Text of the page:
My employer says they will not pay me commissions on sales I’ve made unless the customer pays by my last day of work, is this legal?

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My employer says they will not pay me commissions on sales I’ve made unless the customer pays by my last day of work, is this legal?

I’m a commission salesmen and the way my company has it set up is: customer orders, product is shipped/invoiced, when the invoice is paid, I receive my commission. I am starting a new job in 2 weeks and they told me that they will not be paying me the commissions due on outstanding invoices unless those invoices are paid by my last day of work.

Asked on June 6, 2012 under Employment Labor Law, Oklahoma

Answers:

SJZ, Member, New York Bar / FreeAdvice Contributing Attorney

Answered 9 years ago | Contributor

This is legal if it was the policy or agreement in place. The fact that you are only paid on receipt of payment does not, by itself, mean that the order must be paid prior to your last day of work--it would be perfectly legal and practical to send you a check later. So the key issue is, what exactly is the policy? In the absence of anything stating that you would only be paid if employed when the payment is received from the customer, you would have a good case that you should be paid for sales you made, regardless of when the customer pays.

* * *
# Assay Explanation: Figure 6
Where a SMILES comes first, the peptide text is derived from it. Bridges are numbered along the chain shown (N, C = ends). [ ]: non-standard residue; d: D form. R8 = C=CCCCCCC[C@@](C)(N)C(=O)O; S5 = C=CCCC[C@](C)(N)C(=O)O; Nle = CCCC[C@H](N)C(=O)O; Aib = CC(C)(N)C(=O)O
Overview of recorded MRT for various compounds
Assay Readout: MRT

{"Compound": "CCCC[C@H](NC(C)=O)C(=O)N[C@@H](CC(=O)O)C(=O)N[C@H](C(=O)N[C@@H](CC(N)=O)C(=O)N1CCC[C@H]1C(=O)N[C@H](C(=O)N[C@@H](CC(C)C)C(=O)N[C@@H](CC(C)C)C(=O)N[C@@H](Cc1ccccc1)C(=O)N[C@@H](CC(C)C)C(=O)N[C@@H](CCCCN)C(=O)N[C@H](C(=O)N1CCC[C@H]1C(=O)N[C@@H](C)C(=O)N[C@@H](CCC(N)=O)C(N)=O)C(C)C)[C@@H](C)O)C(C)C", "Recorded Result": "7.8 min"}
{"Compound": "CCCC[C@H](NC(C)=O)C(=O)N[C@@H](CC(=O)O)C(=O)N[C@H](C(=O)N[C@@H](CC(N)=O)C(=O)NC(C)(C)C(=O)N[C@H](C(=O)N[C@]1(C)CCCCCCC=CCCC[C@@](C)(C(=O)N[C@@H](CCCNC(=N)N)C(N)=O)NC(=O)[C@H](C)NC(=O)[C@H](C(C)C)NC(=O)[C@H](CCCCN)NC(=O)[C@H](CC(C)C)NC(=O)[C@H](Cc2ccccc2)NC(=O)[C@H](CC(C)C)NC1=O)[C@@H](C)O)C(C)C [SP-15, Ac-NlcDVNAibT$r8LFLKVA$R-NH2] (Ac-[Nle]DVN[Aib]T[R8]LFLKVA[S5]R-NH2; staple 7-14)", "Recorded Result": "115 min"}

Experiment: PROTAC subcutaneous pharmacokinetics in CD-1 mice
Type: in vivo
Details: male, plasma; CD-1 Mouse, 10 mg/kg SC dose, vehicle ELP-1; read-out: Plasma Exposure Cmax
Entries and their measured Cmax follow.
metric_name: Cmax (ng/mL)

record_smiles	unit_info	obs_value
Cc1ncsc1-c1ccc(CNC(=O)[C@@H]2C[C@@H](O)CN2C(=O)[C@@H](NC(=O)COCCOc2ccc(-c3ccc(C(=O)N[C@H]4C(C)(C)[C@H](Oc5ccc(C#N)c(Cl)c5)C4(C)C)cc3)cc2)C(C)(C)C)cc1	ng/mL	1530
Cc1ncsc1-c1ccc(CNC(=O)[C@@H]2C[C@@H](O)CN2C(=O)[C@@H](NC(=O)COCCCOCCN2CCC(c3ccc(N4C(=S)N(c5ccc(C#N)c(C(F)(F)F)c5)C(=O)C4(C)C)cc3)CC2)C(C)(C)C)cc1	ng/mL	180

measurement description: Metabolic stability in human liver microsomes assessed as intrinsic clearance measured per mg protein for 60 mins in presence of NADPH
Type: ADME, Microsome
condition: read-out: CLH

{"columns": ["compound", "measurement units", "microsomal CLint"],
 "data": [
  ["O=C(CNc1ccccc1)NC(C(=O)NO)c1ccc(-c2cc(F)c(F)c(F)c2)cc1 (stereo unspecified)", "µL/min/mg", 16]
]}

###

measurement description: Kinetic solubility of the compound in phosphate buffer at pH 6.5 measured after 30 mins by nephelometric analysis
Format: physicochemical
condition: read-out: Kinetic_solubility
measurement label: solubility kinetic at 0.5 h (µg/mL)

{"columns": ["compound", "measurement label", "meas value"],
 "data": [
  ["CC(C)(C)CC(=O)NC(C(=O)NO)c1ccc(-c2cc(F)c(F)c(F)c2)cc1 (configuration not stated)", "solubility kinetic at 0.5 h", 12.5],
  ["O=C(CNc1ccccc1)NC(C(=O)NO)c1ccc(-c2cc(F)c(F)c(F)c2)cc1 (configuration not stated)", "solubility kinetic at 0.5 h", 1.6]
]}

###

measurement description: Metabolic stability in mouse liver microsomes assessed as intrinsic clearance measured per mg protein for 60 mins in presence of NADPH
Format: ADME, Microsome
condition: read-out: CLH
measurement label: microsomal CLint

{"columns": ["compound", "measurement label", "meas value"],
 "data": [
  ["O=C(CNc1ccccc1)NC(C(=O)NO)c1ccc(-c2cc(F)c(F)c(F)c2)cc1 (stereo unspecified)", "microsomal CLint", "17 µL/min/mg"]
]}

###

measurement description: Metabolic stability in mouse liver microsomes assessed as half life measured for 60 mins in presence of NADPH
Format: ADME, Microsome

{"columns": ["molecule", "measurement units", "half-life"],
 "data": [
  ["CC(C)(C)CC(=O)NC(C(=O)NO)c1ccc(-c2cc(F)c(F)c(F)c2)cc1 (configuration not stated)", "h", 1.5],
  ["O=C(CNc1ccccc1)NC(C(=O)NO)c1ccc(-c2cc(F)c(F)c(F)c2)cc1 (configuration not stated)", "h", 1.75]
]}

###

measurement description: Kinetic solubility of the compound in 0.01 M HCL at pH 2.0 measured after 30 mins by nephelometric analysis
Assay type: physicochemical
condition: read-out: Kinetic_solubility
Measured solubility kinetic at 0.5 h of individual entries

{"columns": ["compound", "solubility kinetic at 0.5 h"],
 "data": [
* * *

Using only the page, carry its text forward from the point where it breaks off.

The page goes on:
Bear in mind, though:

1) While I think, based on what you have written, that you'd have a "good case," no case is ever certain; i.e., you could lose.

2) If the employer will not pay you volutarily, you'd have to sue to get the money, which may or may not be worth it.

3) It could be very hard to "police" your company's performance of any obligation to pay after you leave--as a practical matter, how would you know when or whether payment was in fact made (vs. the account be charged off as uncollectable, or the customer seeking a refund, etc.)?

In short, unless it's a lot of money, it may not be worthwhile taking legal action.


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